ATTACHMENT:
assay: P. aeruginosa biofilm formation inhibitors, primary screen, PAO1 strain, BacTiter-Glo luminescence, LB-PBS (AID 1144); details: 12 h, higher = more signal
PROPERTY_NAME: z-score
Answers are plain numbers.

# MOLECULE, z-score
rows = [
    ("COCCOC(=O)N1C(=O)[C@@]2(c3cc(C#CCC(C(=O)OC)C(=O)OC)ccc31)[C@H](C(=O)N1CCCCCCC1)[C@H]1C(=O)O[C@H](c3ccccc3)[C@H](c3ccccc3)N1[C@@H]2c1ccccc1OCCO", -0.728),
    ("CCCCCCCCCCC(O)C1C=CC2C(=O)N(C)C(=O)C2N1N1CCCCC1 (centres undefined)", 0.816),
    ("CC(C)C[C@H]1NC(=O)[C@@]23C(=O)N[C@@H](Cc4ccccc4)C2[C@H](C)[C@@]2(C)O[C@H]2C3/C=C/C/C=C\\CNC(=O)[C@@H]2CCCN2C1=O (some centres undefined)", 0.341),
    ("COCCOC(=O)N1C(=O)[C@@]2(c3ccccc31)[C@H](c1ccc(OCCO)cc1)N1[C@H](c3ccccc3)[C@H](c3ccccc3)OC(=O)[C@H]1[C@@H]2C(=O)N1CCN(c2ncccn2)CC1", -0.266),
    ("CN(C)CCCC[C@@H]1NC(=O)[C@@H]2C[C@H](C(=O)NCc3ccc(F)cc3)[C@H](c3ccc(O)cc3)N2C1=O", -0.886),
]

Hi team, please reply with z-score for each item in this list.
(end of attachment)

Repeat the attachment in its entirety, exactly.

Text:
assay: P. aeruginosa biofilm formation inhibitors, primary screen, PAO1 strain, BacTiter-Glo luminescence, LB-PBS (AID 1144); details: 12 h, higher = more signal
PROPERTY_NAME: z-score
Answers are plain numbers.

# MOLECULE, z-score
rows = [
    ("COCCOC(=O)N1C(=O)[C@@]2(c3cc(C#CCC(C(=O)OC)C(=O)OC)ccc31)[C@H](C(=O)N1CCCCCCC1)[C@H]1C(=O)O[C@H](c3ccccc3)[C@H](c3ccccc3)N1[C@@H]2c1ccccc1OCCO", -0.728),
    ("CCCCCCCCCCC(O)C1C=CC2C(=O)N(C)C(=O)C2N1N1CCCCC1 (centres undefined)", 0.816),
    ("CC(C)C[C@H]1NC(=O)[C@@]23C(=O)N[C@@H](Cc4ccccc4)C2[C@H](C)[C@@]2(C)O[C@H]2C3/C=C/C/C=C\\CNC(=O)[C@@H]2CCCN2C1=O (some centres undefined)", 0.341),
    ("COCCOC(=O)N1C(=O)[C@@]2(c3ccccc31)[C@H](c1ccc(OCCO)cc1)N1[C@H](c3ccccc3)[C@H](c3ccccc3)OC(=O)[C@H]1[C@@H]2C(=O)N1CCN(c2ncccn2)CC1", -0.266),
    ("CN(C)CCCC[C@@H]1NC(=O)[C@@H]2C[C@H](C(=O)NCc3ccc(F)cc3)[C@H](c3ccc(O)cc3)N2C1=O", -0.886),
]

Hi team, please reply with z-score for each item in this list.